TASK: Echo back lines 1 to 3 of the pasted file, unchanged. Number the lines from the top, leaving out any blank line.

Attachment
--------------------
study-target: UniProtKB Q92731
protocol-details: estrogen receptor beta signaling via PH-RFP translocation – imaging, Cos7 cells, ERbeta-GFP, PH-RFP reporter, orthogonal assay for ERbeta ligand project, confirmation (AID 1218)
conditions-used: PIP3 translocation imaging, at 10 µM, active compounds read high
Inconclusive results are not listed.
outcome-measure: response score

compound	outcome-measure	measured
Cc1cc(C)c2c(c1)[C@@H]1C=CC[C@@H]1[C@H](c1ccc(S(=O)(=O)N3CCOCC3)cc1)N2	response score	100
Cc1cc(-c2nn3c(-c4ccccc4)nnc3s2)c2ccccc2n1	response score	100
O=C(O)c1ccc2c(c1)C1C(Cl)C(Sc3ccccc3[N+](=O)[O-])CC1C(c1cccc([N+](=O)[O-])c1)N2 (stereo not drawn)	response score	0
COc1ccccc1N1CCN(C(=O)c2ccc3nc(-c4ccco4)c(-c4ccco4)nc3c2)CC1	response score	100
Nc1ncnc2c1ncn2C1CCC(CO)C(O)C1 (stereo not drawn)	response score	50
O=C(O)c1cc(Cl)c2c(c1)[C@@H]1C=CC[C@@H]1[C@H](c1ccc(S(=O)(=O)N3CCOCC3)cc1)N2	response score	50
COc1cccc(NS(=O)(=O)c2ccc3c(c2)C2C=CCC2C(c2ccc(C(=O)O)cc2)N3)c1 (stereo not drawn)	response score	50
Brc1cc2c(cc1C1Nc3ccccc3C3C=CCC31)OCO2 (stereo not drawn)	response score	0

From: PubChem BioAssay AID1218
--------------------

study-target: UniProtKB Q92731
protocol-details: estrogen receptor beta signaling via PH-RFP translocation – imaging, Cos7 cells, ERbeta-GFP, PH-RFP reporter, orthogonal assay for ERbeta ligand project, confirmation (AID 1218)
conditions-used: PIP3 translocation imaging, at 10 µM, active compounds read high